Reverse the Approach

Posted: July 28th, 2012 | Author: | Filed under: Ethics, FGM, Logic | 2 Comments »

We’ve all encountered the steadfast refusal to consider that male and female genital cutting are comparable and can both be mutilation. The standard closed reaction consists of something along the lines of “the entire penis would be removed” if male and female genital cutting were really the same thing. For example, in response to a brilliant piece by Catherine Bennett in The Guardian, this:

FGM is NOT the equivalent of male circumcision, as an examination of the etymology of the latter word would make clea: O tempora, O mores! An appropriate synonym for FGM might be ‘excision’ or indeed ‘amputation’, were it not for the fact that infibulation is often carried out as well.

The male equivalent of FGM would be a penectomy, followed by a deliberate attempt to make the wound heal with an unnatural form and function.

Bennett might well have a strong personal belief that male circumcision should be left to the particular male to decide, once he is old enough to make an informed choice, and I might well agree; but she has erred grievously in introducing any mention of FGM in her article, thus making it possible for others to draw a preposterous parallel.

Apart from the ludicrous belief that circumcision doesn’t automatically make the penis heal with “an unnatural form and function”, which is not improved by the commenter’s flawed attempt to distinguish deliberate on parental intent, this commenter assumes his answer that there is no valid comparison. He’s wrong, of course. But the explanation for why never occurred to me before. I now think it’s clear.

Opponents of both forms compare male genital cutting to female genital cutting (i.e. mutilation). Opponents of that comparison perceive that we’re comparing female genital cutting to male genital cutting. We start with a different source and target for the comparison. We don’t start with the same gender, so opponents of the comparison think our claim is larger than it is.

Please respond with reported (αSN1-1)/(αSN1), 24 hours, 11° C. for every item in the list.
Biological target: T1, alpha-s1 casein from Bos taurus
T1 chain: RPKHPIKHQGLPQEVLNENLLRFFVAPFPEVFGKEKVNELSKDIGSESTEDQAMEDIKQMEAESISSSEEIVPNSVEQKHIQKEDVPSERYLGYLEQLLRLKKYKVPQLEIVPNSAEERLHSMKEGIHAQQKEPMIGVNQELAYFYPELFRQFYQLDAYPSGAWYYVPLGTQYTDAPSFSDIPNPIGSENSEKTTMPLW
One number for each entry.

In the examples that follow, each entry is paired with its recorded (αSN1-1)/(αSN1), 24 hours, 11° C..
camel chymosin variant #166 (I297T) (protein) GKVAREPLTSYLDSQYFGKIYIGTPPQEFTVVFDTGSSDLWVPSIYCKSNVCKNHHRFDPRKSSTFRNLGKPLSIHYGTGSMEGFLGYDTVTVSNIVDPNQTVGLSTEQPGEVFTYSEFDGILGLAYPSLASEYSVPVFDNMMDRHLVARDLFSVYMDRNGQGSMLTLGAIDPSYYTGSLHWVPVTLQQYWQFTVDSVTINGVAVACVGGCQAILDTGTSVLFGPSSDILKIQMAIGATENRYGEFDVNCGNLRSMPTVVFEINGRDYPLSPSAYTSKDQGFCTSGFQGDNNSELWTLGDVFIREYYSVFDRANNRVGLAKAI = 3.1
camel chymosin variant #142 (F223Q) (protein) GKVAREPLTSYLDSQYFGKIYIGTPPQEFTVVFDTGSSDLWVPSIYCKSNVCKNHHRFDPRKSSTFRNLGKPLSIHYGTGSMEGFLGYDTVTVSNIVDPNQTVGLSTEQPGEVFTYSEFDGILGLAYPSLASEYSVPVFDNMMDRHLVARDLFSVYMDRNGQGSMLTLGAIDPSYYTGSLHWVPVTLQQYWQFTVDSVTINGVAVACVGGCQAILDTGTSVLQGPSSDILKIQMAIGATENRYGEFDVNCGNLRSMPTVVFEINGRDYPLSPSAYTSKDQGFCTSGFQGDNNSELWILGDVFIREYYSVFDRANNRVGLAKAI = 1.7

We start with male circumcision. Even setting aside the obvious principle (non-therapeutic genital cutting on a non-consenting individual is wrong), removing the male prepuce (i.e. foreskin) is anatomically the same as removing the female prepuce (i.e. clitoral hood). There is a comparison to be made. Society rejects all non-therapeutic genital cutting on female minors, including cutting analogous to male circumcision (and that which is unarguably less damaging). That’s the physical comparison to pair with the principled rights discussion. It is correct.

Instead, notice the approach within the commenter’s words. He starts with female genital cutting/mutilation to then make the comparison to male genital cutting. When doing that, it’s very easy – and understandable – to focus on the more extreme versions of female genital mutilation. When doing that, the commenter’s dismay is easier to understand, and perhaps, to counter. If you start with the worst, yes, the physical comparison does not work, even though the principled comparison always will. But this perpetuates an ignorance to what male circumcision is and how it compares physically to an outlawed form of female genital cutting.

As Ms. Bennett shows in her essay, based on the WHO’s FGM fact sheet (c.f. my genital mutilation fact sheet):